UK Approves First Pill to Treat Covid-19
Image Courtesy: Reuters
The UK medicines regulator, Medicines and Healthcare products Regulatory Agency (MHRA), has approved the first pill designed to treat symptomatic COVID cases.
The tablet - molnupiravir - was initially developed to treat flu by the US drug companies Merck, Sharp and Dohme (MSD) and Ridgeback Biotherapeutics. It would be given twice a day to vulnerable patients recently diagnosed with COVID-19. The clinical trials of the pill showed that it cut the risk of hospitalisation or death by about half.
UK Health Secretary Sajid Javid hailed the pill as a "gamechanger" for most frail and immunosuppressed patients.
"Today is a historic day for our country, as the UK is now the first country in the world to approve an antiviral that can be taken at home for COVID," Javid said.
Molnupiravir is the first antiviral COVID medication that can be consumed as a pill. Until now, every medication was either injected or given intravenously. The UK has ordered 480,000 courses of the drug. The first deliveries are expected in November.
Although the UK has not disclosed the cost of its initial contract for 480,000 courses of molnupiravir, the US authorities had recently placed an advance order for 1.7 million courses worth $1.2 billion, priced at $700 for each patient.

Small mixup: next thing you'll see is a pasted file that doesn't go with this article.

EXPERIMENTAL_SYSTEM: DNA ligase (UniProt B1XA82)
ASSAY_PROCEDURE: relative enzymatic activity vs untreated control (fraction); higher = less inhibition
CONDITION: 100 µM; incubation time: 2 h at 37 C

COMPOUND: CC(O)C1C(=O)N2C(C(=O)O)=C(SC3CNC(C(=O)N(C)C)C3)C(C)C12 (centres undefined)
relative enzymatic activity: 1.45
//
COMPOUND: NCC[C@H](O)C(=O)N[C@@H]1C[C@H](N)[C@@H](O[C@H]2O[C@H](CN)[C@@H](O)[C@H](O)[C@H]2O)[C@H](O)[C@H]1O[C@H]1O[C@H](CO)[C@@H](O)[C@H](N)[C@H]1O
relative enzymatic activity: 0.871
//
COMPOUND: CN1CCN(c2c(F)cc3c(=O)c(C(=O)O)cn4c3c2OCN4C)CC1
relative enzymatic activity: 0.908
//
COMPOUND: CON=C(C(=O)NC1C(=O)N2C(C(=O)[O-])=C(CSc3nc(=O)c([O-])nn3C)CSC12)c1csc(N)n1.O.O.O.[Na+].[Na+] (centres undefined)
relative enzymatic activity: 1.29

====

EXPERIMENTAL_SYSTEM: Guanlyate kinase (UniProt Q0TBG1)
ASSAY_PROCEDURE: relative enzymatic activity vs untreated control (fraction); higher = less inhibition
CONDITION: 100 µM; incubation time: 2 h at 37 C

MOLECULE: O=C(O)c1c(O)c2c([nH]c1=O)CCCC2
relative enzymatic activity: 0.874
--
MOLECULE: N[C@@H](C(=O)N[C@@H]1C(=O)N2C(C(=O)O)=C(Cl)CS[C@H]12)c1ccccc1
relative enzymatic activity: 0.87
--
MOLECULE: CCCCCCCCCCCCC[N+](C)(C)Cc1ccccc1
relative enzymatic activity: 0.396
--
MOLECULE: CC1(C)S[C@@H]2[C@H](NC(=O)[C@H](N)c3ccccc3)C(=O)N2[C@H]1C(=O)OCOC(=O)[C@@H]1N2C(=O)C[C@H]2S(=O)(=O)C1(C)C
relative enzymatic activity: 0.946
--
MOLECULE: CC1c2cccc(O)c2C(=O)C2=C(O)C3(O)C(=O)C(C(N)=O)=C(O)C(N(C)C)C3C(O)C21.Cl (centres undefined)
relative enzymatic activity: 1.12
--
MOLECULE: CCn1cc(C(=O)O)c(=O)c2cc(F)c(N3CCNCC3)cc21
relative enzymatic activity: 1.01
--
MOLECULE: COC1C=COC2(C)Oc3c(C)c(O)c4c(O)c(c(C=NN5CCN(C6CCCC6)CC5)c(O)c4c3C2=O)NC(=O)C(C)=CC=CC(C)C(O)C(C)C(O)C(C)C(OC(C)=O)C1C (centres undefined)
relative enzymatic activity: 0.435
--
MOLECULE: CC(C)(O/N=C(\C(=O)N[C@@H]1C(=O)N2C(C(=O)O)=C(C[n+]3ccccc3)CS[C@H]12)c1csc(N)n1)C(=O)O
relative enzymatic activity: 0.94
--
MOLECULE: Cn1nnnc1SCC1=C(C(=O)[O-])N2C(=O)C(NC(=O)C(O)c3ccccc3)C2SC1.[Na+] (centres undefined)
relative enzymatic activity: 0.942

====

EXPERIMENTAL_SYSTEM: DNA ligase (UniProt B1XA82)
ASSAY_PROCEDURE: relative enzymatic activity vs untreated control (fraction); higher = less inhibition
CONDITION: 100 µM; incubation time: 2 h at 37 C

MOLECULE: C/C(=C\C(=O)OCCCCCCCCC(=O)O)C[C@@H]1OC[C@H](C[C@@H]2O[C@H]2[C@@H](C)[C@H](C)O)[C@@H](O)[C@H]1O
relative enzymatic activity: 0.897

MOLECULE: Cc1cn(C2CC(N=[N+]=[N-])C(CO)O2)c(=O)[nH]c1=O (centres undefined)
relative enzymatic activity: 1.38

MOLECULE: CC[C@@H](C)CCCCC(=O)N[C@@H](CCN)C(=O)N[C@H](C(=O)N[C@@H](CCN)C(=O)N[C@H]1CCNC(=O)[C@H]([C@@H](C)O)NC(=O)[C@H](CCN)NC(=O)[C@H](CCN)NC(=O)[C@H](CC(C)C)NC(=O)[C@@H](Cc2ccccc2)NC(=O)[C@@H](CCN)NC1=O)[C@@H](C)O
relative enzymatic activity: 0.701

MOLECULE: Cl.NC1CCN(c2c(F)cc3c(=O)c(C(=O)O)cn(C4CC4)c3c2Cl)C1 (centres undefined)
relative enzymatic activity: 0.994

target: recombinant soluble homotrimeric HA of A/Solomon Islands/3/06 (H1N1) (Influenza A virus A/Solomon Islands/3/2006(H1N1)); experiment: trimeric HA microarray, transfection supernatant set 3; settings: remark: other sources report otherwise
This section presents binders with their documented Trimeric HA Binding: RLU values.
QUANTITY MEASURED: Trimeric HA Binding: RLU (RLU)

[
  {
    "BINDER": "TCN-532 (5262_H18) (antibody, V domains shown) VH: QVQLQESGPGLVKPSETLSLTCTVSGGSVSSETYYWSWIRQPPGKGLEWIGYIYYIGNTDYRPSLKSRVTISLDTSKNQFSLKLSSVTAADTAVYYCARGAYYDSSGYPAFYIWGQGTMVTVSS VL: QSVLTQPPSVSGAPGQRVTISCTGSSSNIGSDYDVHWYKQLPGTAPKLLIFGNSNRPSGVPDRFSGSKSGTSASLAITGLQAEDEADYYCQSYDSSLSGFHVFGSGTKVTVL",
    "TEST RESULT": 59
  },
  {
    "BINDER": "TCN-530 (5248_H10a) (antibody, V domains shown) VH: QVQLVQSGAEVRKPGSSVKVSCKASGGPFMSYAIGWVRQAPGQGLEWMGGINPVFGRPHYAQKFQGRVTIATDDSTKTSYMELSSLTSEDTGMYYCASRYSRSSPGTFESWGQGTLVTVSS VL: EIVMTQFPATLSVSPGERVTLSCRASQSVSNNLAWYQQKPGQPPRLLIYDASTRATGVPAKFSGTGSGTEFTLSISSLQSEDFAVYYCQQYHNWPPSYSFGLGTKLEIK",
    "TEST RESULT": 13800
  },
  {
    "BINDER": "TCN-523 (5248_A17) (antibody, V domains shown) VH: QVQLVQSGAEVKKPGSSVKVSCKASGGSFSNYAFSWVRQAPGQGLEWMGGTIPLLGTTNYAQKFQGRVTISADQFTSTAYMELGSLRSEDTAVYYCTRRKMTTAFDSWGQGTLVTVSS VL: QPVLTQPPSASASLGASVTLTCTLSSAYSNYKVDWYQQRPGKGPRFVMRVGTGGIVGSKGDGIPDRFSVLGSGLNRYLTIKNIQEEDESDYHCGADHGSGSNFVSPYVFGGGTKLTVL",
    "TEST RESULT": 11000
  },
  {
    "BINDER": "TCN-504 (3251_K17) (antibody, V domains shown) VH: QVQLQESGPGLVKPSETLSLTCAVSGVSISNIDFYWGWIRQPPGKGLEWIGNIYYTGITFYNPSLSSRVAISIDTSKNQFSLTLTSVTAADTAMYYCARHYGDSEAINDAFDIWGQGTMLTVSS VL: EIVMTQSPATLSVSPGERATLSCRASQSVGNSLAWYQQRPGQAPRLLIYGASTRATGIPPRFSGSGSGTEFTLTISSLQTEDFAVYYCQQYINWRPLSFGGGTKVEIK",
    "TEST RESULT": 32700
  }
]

The UK government's initial plan includes giving the pill "to both vaccinated and unvaccinated patients through a national study, with extra data on its effectiveness collected before any decision to order more." The medication requires to be given "within five days of symptoms developing to be most effective."
The new treatment stops the COVID virus from multiplying in the body by attacking an enzyme that the virus uses to produce copies of itself. The treatment helps in "keeping virus levels low in the body and reducing the severity of the disease."
Merck, one of the developers of this pill, said that this particular approach of the drug in attacking virus' multiplying tendencies should make it "equally effective against new variants of the virus as it evolves in the future."
The UK medicines regulator said the tablet had been approved for use in people having mild to moderate COVID effects and "at least one risk factor for developing severe illness such as obesity, old age, diabetes or heart disease."
The MHRA's chief executive, June Raine, described the pill as "another therapeutic to add to our armoury against COVID-19."
"It is the world's first approved antiviral for this disease that can be taken by mouth rather than administered intravenously," she said.
In the clinical trials conducted on 775 non-hospitalised patients, the drug "was shown in lab studies to disrupt the ability of the SARS-CoV-2 virus to replicate its genome. SARS-CoV-2 is the coronavirus that causes COVID-19."
Data from the trials indicate that molnupiravir should be taken soon after symptoms emerge to have an effect. A similar thing is said by the MHRA in its approval note, which recommends that the drug be used "as soon as possible" after a positive COVID test and within five days of symptoms onset.
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